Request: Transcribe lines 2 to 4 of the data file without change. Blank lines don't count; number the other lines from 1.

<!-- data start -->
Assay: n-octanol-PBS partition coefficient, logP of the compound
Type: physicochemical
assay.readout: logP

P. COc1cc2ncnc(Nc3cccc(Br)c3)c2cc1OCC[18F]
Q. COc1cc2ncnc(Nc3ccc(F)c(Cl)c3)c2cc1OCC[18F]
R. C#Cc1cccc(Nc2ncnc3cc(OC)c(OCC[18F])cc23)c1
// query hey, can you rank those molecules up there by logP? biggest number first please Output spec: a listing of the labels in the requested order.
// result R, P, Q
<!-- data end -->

Type: physicochemical
assay.readout: logP

P. COc1cc2ncnc(Nc3cccc(Br)c3)c2cc1OCC[18F]